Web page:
The Consequences of Love (2004) : Movie Review

The Consequences of Love (Le conseguenze dell'amore)

Language - Italian
Genre - Crime, Romance
**ing - Toni Servillo, Olivia Magnani and Adriano Giannini
Release - 2004

Titta Di Girolamo is an immaculately dressed, middle-aged loner whose daily activities are as mundane as it goes. He gets dressed up in the morning, goes to the lobby to have coffee and breakfast and indulges himself in chess puzzles appearing in the daily newspaper. Any greetings thrown in his direction is met with a disapproving stare, including that of the young and beautiful bartender Sofia (Olivia Magnani), even though he finds herself attracted to her. He observes her everyday as she leaves the hotel to get into a car, greeted by a different man after every few days. He calls his family back in Italy regularly, but his wife and the children seem to consider it an annoyance and show a complete lack of concern to his stae of affairs. He also indulges hiself in a card game Grabber with fellow residents of the hotel, including a formerly aristocratic but now bankrupt elderly couple who once used to own the hotel. The husband is unwilling to let go of his 'spectacular' past and wishes to reclaim their erstwhile lifestyle through the winnings from the card game.

  Staying in the same hotel in Switzerland for eight years, he is an intriguing character who evokes suspicion amongst the staff as to his profession and background. But he pays the bills on time every month, and it's all that the manager cares for, or as he puts it - "One of the servies we offer is discretion". One of the suspicious activities that Titta indulges in is receiving a large black suitcase full of money that he deposits in a no-questions asked Swiss bank, after getting it counted by hand from the bank staff.

He is a man of fastidious routine including a dose of heroine that he self-administers every Wednesday morning. The Writer and Director Paolo Sorrentino presents much of the first half in dream-like sequences with an interesting array of background music. The technical mastery and the stylish presentation vowed the audience at Cannes, winning The Consequences of Love a Palme d'Or nomination. Sorrentino has an excellent support in Toni Servillo, who as Titta Di Girolamo seems to have an amazing presence on the screen and single-handedly carries the intrigue and mystery of the entire film with the most subtle of changes to his stead-fast stoic expression. Toni's award winning performance reminded me of Ulrich Mühe's performance as a East German Satsi agent in the acclaimed German film The Lives of Others. Rarely does a performance does so much with so little.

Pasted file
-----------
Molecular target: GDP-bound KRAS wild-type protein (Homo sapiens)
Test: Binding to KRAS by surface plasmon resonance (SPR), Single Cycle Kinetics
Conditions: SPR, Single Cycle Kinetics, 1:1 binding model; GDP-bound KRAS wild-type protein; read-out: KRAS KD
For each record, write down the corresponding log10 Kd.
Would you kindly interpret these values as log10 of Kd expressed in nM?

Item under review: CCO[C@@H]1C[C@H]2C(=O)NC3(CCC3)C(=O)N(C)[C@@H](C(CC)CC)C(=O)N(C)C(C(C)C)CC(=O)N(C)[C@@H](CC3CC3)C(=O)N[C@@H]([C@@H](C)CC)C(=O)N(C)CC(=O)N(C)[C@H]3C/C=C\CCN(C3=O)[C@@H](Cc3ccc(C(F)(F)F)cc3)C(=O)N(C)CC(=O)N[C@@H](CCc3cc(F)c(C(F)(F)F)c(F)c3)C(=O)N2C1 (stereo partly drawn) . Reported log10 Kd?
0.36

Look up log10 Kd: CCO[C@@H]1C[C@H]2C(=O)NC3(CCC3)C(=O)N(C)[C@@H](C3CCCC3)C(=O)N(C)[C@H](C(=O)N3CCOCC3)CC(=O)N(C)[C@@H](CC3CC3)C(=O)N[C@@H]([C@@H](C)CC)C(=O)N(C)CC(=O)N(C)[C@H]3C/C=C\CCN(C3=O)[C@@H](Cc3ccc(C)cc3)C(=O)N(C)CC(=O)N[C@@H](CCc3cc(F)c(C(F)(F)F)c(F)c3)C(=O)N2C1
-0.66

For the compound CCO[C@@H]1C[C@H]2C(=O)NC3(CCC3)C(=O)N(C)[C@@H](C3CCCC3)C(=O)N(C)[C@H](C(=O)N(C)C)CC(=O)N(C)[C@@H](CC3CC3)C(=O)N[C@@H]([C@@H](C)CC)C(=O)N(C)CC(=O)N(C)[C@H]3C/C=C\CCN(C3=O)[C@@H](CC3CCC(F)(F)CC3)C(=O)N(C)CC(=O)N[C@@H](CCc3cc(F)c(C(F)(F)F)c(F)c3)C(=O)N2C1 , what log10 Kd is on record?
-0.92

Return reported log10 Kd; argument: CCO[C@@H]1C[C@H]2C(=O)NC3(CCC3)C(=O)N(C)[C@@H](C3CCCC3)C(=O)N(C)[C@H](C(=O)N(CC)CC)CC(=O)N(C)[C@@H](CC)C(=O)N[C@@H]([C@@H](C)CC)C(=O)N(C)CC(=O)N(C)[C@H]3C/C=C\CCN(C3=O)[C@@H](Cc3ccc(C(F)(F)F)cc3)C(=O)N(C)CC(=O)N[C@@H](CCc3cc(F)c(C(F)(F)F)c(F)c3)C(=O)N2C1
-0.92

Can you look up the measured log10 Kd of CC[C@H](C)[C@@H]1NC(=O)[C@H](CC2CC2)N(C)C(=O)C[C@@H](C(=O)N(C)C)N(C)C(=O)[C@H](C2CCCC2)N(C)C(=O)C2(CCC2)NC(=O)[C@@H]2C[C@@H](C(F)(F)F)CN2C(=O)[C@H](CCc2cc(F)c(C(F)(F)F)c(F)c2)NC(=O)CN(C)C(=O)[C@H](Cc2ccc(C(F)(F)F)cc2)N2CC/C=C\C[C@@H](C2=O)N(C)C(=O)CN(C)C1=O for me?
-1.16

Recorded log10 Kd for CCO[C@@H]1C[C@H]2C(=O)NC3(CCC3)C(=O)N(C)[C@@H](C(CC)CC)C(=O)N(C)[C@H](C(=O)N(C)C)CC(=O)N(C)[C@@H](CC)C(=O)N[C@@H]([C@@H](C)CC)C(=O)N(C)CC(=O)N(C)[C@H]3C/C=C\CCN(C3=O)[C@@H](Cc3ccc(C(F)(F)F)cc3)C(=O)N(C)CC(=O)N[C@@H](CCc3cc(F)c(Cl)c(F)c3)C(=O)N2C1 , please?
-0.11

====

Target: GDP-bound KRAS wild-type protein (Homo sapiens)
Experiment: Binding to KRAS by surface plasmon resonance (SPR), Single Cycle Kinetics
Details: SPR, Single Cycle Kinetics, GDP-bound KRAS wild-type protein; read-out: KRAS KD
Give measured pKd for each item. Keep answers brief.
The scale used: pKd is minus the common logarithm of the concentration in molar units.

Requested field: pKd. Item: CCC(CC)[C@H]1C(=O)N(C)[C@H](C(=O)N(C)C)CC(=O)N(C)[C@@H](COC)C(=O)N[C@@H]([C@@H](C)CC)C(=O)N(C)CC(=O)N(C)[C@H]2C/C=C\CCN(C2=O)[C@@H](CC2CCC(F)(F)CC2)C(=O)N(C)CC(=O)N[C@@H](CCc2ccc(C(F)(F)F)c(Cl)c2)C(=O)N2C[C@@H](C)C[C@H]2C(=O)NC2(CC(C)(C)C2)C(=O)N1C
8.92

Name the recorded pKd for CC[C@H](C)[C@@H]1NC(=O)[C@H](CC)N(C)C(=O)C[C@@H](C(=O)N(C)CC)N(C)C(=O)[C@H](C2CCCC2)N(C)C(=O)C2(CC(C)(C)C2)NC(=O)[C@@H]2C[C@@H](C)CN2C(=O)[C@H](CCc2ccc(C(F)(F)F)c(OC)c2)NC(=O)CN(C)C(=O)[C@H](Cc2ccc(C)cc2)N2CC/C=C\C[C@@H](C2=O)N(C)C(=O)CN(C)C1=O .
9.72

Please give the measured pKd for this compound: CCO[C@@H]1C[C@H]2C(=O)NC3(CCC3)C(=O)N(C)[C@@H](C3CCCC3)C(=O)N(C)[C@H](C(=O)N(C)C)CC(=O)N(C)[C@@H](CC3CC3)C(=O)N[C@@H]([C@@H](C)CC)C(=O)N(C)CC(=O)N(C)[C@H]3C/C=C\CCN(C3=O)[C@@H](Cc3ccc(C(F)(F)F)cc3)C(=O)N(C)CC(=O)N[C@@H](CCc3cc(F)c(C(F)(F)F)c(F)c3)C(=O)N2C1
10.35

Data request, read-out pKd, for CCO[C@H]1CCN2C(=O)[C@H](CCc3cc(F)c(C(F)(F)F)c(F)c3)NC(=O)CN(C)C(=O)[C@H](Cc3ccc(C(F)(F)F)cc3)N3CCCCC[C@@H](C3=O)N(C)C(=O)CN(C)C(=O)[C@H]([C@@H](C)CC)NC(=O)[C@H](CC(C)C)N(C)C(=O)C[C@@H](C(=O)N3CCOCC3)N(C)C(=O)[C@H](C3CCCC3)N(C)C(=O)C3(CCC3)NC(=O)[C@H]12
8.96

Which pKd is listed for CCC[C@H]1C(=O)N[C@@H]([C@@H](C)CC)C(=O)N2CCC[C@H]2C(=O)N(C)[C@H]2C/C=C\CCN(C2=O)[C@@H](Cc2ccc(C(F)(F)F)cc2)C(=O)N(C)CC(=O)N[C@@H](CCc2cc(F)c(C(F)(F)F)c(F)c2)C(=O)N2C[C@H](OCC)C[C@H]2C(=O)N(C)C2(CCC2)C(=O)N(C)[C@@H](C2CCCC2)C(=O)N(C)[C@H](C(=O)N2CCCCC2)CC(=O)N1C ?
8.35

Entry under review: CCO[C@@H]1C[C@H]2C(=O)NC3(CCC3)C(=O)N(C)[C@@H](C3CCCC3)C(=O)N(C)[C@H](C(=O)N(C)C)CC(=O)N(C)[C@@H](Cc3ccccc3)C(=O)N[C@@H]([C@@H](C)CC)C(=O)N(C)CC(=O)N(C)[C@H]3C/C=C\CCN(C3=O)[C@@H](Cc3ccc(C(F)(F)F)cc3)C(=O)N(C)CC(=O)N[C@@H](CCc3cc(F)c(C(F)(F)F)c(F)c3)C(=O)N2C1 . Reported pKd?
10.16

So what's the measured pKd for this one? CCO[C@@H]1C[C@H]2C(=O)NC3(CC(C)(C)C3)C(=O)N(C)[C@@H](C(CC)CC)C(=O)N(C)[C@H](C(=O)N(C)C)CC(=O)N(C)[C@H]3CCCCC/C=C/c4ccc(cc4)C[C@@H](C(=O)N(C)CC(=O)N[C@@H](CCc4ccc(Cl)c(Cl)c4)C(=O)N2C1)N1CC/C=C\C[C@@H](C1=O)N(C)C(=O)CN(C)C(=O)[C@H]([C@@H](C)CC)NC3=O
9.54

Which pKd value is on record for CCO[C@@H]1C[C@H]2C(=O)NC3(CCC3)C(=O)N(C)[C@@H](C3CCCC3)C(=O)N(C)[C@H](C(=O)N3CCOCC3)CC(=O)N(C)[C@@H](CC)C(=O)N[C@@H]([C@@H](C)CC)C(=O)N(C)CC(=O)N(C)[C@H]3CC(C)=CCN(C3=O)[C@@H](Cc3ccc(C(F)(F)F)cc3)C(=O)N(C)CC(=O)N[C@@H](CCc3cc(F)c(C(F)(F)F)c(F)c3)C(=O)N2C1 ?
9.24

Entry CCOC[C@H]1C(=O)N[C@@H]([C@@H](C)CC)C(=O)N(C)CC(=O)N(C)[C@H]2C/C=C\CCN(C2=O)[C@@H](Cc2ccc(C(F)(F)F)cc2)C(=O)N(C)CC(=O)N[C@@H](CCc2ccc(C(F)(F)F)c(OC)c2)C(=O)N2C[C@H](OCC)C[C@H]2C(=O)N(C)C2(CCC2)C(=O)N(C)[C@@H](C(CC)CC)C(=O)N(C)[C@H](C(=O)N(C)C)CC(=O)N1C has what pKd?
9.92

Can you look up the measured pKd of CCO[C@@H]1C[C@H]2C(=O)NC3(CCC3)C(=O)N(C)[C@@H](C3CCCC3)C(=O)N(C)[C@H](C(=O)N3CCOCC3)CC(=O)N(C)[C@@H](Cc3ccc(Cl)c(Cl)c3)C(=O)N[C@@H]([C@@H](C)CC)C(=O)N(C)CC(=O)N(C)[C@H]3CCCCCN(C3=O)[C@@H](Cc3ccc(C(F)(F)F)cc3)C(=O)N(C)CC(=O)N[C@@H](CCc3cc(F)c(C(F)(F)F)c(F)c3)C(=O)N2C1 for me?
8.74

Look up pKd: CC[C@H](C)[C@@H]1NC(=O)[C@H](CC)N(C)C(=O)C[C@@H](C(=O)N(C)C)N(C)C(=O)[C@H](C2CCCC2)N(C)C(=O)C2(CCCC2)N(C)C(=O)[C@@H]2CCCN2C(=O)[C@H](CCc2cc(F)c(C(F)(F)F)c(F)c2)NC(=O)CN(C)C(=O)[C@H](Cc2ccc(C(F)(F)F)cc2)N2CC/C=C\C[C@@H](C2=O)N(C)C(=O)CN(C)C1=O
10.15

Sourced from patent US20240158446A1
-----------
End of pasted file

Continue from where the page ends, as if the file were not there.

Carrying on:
As the movie progresses, I found myself arrested in the routines of Titta, but earnestly looking for clues and signs to help unravel the mystery. It eventually happens when Sofia, the beautiful bartender who's been greeting Titta for 2 years without any response, finally vents her frustration to him. He decides to leave his corner sofa and sit at the bar stool.  In his words, it's the most dangerous thing he has done in the last 10 years. This coincides with him getting robbed by a couple of mafia men in his hotel room. In one clean swoop, we are made aware of all the intricate details behind the mystery. But it's also a strong indication of Sorrentino's vision for the movie. It's not about the mystery but the man who seems to be condemned to eternal damnation, confined to the prison of his circumstances without absolution.

  The Consequences of love is a surreal and fascinating departure from the raucous sugar-coated comedies, involving large families, that the Italians are generally known to offer. For a genuine appreciation for this work of art, you just need to let go of your expectations and allow yourself to be part of this seductively immersive experience.